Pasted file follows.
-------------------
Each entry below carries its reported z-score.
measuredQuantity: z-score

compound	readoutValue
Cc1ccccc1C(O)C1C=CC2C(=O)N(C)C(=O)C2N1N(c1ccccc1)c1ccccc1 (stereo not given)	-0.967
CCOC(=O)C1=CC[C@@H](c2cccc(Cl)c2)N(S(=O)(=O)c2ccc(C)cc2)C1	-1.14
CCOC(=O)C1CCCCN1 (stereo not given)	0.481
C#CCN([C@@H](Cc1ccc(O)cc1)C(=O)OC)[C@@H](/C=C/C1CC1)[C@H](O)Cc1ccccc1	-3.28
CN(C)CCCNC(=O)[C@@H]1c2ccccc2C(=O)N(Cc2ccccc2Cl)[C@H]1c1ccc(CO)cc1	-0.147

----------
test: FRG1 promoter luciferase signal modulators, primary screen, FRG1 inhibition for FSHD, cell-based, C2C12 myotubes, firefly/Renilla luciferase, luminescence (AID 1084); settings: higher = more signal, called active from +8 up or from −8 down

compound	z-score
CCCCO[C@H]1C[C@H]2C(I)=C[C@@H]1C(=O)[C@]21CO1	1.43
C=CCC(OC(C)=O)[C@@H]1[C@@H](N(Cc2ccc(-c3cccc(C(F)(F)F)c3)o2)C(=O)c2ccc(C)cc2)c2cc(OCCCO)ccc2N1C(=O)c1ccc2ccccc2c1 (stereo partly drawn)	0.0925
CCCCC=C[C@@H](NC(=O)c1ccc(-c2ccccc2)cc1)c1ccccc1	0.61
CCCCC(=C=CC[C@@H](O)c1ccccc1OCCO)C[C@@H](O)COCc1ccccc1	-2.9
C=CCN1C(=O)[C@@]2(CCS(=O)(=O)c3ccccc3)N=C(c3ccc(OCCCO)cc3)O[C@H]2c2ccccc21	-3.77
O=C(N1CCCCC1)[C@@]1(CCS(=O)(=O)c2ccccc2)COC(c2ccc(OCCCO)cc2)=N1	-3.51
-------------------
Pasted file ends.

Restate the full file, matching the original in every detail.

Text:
Each entry below carries its reported z-score.
measuredQuantity: z-score

compound	readoutValue
Cc1ccccc1C(O)C1C=CC2C(=O)N(C)C(=O)C2N1N(c1ccccc1)c1ccccc1 (stereo not given)	-0.967
CCOC(=O)C1=CC[C@@H](c2cccc(Cl)c2)N(S(=O)(=O)c2ccc(C)cc2)C1	-1.14
CCOC(=O)C1CCCCN1 (stereo not given)	0.481
C#CCN([C@@H](Cc1ccc(O)cc1)C(=O)OC)[C@@H](/C=C/C1CC1)[C@H](O)Cc1ccccc1	-3.28
CN(C)CCCNC(=O)[C@@H]1c2ccccc2C(=O)N(Cc2ccccc2Cl)[C@H]1c1ccc(CO)cc1	-0.147

----------
test: FRG1 promoter luciferase signal modulators, primary screen, FRG1 inhibition for FSHD, cell-based, C2C12 myotubes, firefly/Renilla luciferase, luminescence (AID 1084); settings: higher = more signal, called active from +8 up or from −8 down

compound	z-score
CCCCO[C@H]1C[C@H]2C(I)=C[C@@H]1C(=O)[C@]21CO1	1.43
C=CCC(OC(C)=O)[C@@H]1[C@@H](N(Cc2ccc(-c3cccc(C(F)(F)F)c3)o2)C(=O)c2ccc(C)cc2)c2cc(OCCCO)ccc2N1C(=O)c1ccc2ccccc2c1 (stereo partly drawn)	0.0925
CCCCC=C[C@@H](NC(=O)c1ccc(-c2ccccc2)cc1)c1ccccc1	0.61
CCCCC(=C=CC[C@@H](O)c1ccccc1OCCO)C[C@@H](O)COCc1ccccc1	-2.9
C=CCN1C(=O)[C@@]2(CCS(=O)(=O)c3ccccc3)N=C(c3ccc(OCCCO)cc3)O[C@H]2c2ccccc21	-3.77
O=C(N1CCCCC1)[C@@]1(CCS(=O)(=O)c2ccccc2)COC(c2ccc(OCCCO)cc2)=N1	-3.51